17 July 2007

New Reality, New Self

Filed under: Christianity, Psychology — ktismatics @ 3:34 pm

But may it never be that I would boast, except in the cross of our Lord Jesus Christ, through which the world has been crucified to me, and I to the world. For neither is circumcision anything, nor uncircumcision, but a new creation. (Galatians 6:14-15)

I’m pretty sure thhis is my last post on Galatians. My interest was in trying to understand what motivates the Christian not just to avoid doing bad but to do anything at all. In Chapter 5 Paul contrasts the works of the flesh (bad) with the fruit of the Spirit (good). How does it work? Paul doesn’t offer much by way of explanation, but I’m going to offer a tentative theory:

The Law creates desire: both the desire to please and the desire to transgress. The temporal authorities who stand behind the Law desire to assert authority over those who subject themselves to the Law. This whole economy of Law and desire, power and enslavement, embody the worthless elemental things of this world (Galatians 4:9). The crucifixion of Christ reveals both the futility of the Law and its fulfillment in a new law: love your neighbor as yourself. This new law establishes the foundation for a new creation.

The old creation is a way of being in the world that’s characterized by the Law, slavery, and the desires and works of the flesh. In contrast, the new creation is an alternative way of being characterized by love, freedom, and the fruit of the Spirit. There is no way of changing or renewing the old creation to make it achieve the desire results. The only thing to do is to kill off the old creation and replace it with a new one.

But the self is part of the creation; the self takes on its meaning in the context of the larger reality in which it’s embedded. Killing off the old creation also means killing off your old way of being in the world. The new reality defines what a self is and how selves interact with each other. You can’t transform your old self gradually into this new kind of person, because your old self is part of the old reality. Realities define selves, and selves take their meaning within the context of realities. Paul says to let the old go: the system of the Law and the self’s enslavement to that system. Instead take your place inside the new reality of love, and there you’ll find a self that can live freely inside that reality.

And that’s about all I can see for now.



  1. The Galatians knew and have experienced the freedom of Christ once before but now are trying to integrate backwards and this, says Paul, is fundamentally wrong.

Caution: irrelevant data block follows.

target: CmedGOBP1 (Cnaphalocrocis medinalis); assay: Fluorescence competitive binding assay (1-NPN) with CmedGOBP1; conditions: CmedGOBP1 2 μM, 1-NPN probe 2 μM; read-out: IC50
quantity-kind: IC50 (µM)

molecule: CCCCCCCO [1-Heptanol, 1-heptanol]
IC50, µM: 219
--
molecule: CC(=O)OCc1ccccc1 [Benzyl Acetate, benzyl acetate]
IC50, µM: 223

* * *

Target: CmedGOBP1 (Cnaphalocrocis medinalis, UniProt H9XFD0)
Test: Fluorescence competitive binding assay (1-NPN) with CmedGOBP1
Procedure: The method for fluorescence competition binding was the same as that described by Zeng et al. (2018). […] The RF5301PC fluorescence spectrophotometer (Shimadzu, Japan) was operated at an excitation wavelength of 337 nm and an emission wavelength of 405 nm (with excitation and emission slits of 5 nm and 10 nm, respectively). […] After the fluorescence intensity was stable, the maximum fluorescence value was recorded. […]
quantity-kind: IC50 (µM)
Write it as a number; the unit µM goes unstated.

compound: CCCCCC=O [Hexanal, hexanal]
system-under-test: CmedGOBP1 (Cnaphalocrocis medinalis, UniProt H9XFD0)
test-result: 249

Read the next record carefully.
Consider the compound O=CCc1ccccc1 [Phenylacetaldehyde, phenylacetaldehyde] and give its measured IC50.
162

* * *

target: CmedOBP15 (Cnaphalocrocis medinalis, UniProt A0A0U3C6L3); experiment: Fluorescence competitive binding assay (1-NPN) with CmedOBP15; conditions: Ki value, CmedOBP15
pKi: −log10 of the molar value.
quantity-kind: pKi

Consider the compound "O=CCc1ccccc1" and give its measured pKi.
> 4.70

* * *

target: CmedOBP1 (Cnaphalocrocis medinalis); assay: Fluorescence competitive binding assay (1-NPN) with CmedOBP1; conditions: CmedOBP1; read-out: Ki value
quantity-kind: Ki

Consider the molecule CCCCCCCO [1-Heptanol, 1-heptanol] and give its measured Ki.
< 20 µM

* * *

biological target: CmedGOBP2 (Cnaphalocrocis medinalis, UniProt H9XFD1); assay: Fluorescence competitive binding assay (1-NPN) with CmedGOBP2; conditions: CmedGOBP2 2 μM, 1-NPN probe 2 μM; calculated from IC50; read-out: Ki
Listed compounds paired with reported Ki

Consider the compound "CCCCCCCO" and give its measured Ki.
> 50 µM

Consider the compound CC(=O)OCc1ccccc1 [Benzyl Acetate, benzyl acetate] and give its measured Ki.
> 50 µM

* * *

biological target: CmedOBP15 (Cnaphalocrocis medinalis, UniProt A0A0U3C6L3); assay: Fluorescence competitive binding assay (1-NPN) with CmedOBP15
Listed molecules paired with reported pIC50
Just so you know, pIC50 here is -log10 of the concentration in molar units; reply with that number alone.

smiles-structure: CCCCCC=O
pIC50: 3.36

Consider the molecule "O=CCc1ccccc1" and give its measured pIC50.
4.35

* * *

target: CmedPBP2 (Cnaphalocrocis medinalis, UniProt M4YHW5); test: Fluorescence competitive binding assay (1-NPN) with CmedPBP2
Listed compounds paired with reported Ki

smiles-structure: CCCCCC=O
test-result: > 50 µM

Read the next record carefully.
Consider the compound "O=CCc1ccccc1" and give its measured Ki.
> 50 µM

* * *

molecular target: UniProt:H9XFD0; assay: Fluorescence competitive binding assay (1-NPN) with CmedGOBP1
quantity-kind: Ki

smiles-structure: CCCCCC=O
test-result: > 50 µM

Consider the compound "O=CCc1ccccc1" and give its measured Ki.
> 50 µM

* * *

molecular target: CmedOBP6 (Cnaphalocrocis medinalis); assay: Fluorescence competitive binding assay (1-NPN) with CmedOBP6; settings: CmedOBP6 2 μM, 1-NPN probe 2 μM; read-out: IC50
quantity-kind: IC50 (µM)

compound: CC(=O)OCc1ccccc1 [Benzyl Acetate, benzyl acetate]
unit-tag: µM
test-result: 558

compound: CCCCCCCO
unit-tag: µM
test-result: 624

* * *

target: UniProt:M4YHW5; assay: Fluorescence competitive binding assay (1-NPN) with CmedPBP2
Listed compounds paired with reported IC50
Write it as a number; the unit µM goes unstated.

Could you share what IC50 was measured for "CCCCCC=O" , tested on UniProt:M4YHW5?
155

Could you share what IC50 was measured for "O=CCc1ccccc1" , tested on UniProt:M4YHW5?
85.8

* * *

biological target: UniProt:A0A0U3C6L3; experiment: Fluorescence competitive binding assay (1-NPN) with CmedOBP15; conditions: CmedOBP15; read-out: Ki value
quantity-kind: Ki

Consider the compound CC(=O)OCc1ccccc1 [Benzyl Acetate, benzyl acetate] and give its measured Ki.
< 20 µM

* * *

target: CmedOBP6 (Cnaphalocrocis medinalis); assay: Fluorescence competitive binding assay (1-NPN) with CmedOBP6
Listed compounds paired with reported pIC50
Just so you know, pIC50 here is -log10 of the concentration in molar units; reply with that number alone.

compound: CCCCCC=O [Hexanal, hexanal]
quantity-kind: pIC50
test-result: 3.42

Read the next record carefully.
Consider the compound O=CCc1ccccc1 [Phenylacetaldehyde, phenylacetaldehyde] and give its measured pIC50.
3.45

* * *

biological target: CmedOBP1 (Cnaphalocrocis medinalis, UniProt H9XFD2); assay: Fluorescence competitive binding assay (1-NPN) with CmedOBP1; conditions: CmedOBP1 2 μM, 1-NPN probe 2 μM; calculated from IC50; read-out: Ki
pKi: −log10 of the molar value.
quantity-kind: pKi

I’m not sure how successful any demythologisation or generalisation of what Paul says here will be because what he regards as the key element is what you are working around.

    “The crucifixion of Christ reveals both the futility of the Law and its fulfillment in a new law: love your neighbor as yourself. This new law establishes the foundation for a new creation.”

    For Paul, the new law, and the fruit of the spirit, are all the results of the new creation that takes place when we die to the law and are raised with Christ.


    Comment by samlcarr — 18 July 2007 @ 3:45 am

  2. I didn’t think I was “working around” the other parts — just trying to throw a different light on the subject. At the end of Galatians I feel like I understand what Paul is warning against better than what he’s advocating.

    The Law-desire-slavery nexus Paul explains fairly thoroughly as to how and why it’s a bad system, but how it’s bad. The love-pleasure-freedom nexus sounds like a better psychology, but Paul offers less exposition of how it’s done. The reason I was reading Galatians in the first place was to see if Paul offered any particular impetus for loving one another: is it desire, repressed desire, renewed desire, pleasure, obedience to a different law, willpower, or what? Paul seems to offer no insight into these matters. So I find myself disappointed. By the way, I don’t think there’s any discussion of “raised with Christ” in Galatians — just “crucified with Christ.”

    If I had to take a stab at how it works from Galatians, I’d say this. The natureal human drives are corrupted by both the desire simultaneously to please the authorities and to rebel against them, to titillate the self simultaneously with “dirty pleasures” and masochistic guilt. Following laws of good and bad behavior just exacerbates the problem. If instead of following Laws you allow yourself to love others, then your natural instincts for pleasure and fulfillment will spontaneously find good outlets. Instead of the mixed feelings produced by desire under the Law (licentiousness, strife, etc.), you end up feeling good (peace, patience, etc.).


    Comment by ktismatics — 18 July 2007 @ 6:50 am

  3. I do agree that little is said in Gal specifically about resurrection. There are passages in Galatians where Paul does refer to life in Christ, and the resurrection ‘by implication’, though he certainly, in this letter, is focussed on the cross and God’s work of reemption.